Day 43. Tuesday, 11th June. From Engineers Creek on the Dempster Highway to Drury Creek, West of Ross River

Our last morning on the Dempster Highway. We stopped to photograph Tombstone Mountain. Soon after we passed a lake with some beaver dens and dams. We would love to see beavers so went for a walk to investigate. Sadly no beavers to be found, but the dams were very impressive. I think beavers are probably nocturnal creatures.

Tombstone Mountain
What amazing engineers they are! Beavers.

While driving up the Dempster, Dennis and I were discussing why the decision was made to extend the road from Inuvic to Tuktoyaktuk (Tuk). Was it for resources (oil, mineral exploration)? Was it for the tourist market? Or, was it for the benefit of the local natives in Tuk? 

While we were in Dawson City we met a couple of Americans who had just returned from Tuk. While they enjoyed the experience of driving the Dempster, they thought Tuk was dreadful. They could not understand when the road had been open for 18 months, why the local people had not taken advantage of the influx of tourists. Why hadn’t they smartened the place and introduced some tourism infrastructure. They also commented that the native people almost seemed resentful. I can well understand them being resentful. How would you like to be invaded by hundreds of camper vans and tourists driving and tramping around your home with their cameras. It must be a bit like being a goldfish in a goldfish bowl. 

While we were changing the tyre by the Arctic Ocean, several ute’s full of local inhabitants passed by staring at us intently. Obviously we were as much interest to them with our strange vehicle.

People’s way of life have evolved to suit their environment. We may think our way is best and wish to impose it on others. It isn’t easy to achieve a balance. Keeping the old customs, while taking the modern benefits.

We were very lucky with the weather going up the Dempster. If it had been raining it may have been a different story. Especially with the volume of traffic. No doubt it would get very muddy and rutted. I hate to imagine what it will be like in July when, apparently, it gets really busy. Not pleasant at all. You would be permanently enveloped in a dust cloud. Gravel roads are lovely when there is no traffic, but hell if you are constantly breathing dust.

The roadsides are very pretty with masses of brightly coloured spring flowers. On one occasion we passed large patches of yellow flowers, which provoked an argument.  I thought they were dandelions, Dennis said they were daisies. Dennis stopped and picked one for me. (How romantic ):) Bridget, as the horticultural expert in the family, what do you think they are? It is definitely not a dandelion.

The Highway has to be a minimum of 1.8 meters thick to prevent the permafrost underneath from melting.  In many places it is very much thicker than this. The extension of the road has created 49 long-term jobs, as road crews are required to constantly maintain the surface to stabilise it.

After we left the Dempster we joined the Klondike Highway travelling south east. Not a very inspiring piece of road, but quiet. Less traffic than the Dempster!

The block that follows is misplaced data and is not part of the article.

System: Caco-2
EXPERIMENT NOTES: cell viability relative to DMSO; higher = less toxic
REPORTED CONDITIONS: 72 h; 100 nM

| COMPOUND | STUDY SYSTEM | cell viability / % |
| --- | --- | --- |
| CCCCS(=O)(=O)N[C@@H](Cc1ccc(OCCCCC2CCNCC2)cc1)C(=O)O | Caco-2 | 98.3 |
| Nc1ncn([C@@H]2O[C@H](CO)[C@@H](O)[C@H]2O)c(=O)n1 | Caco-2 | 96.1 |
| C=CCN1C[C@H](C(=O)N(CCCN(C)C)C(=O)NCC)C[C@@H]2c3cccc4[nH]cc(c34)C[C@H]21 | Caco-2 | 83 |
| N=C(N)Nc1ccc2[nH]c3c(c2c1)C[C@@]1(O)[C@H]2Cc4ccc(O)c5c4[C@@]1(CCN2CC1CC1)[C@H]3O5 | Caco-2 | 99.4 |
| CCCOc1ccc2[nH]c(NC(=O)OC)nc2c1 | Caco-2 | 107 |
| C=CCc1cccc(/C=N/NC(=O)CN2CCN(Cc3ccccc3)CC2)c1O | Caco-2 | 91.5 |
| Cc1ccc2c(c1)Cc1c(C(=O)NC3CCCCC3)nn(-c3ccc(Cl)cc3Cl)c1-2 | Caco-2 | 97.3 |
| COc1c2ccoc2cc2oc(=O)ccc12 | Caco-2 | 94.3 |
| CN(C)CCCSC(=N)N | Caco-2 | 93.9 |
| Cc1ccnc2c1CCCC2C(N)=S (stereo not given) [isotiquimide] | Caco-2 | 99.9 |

The most important era for this area, the Yukon, was the gold rush period during the 1890’s early 1900’s. Around 40,000 gold seekers made their way to the Dawson City region. Some had tried their luck in other parts of the world but many were ordinary Americans who thought they could get rich quick and were totally unprepared for the hardships they would encounter. Few found any gold. In fact some of the merchant scamsters made fortunes. They sold the prospectors  their equipment at inflated prices, then bought it back for peanuts when they gave up disillusioned. Then promptly sold it again for top dollar to the next hopeful seekers.

We were heading in the direction of Ross River and came across a small short cut off the Klondike Highway. Well it might have been slightly shorter in terms of k’s, but it was a narrow, winding gravel road. Much more scenic than the Klondike and after 2 cars pulling out as we joined it, we did not see another vehicle during the entire 51 k’s. Now we are on the Robert Campbell Highway. It is surfaced at the moment, but according to the map, this will not last.  The weather turned inclement and rained hard for about half an hour. As it was 7pm and we have covered almost 400 miles today, we decided it was time to pull over. We pulled into Drury Creek campsite and fortunately the rain had stopped and we set up for the night next to Little Salmon Lake.

When we had a quick look at emails in Eagle Plains, Dennis had received one from Bill in Edmonton telling us there was a Land Rover show there this weekend. Also tempting us with brisket and Yorkshire pud on our arrival.  As of yesterday Edmonton was still 2300 k’s away, so we are trying to hot foot it there by Saturday. Sorry if it is confusing switching between miles and k’s. Distances here are all in k’s but our speedo is in miles!!

Visits: 21


  1. hahahahah The car show was last weekend….June 8th. sorry. But not to worry. There Is brisket left still 😉

    • Hey! Bill, thats what you get for racing through emails. Never mind, Foot off the pedal now.

      See you soon

      Us 🙂

  2. What a great trip you are having, its ok though, you dont have to feel guilty about wandering around the world, paid by the tax payers, I am still here paying yours and my share.
    Love your comments re the indigenous population, unfortunately there are very few people see this through eyes like yours.

  3. Heliopsis? Helianthus? Arnica? Who knows, seeing a leaf would be useful. Google “yellow daisy” and there a millions to choose from. So, leave it there, yellow daisy rather than dandelion

  4. The weed is narrow-leaf arnica. But you know what they say about weeds….”it’s just a flower in the wrong place.”

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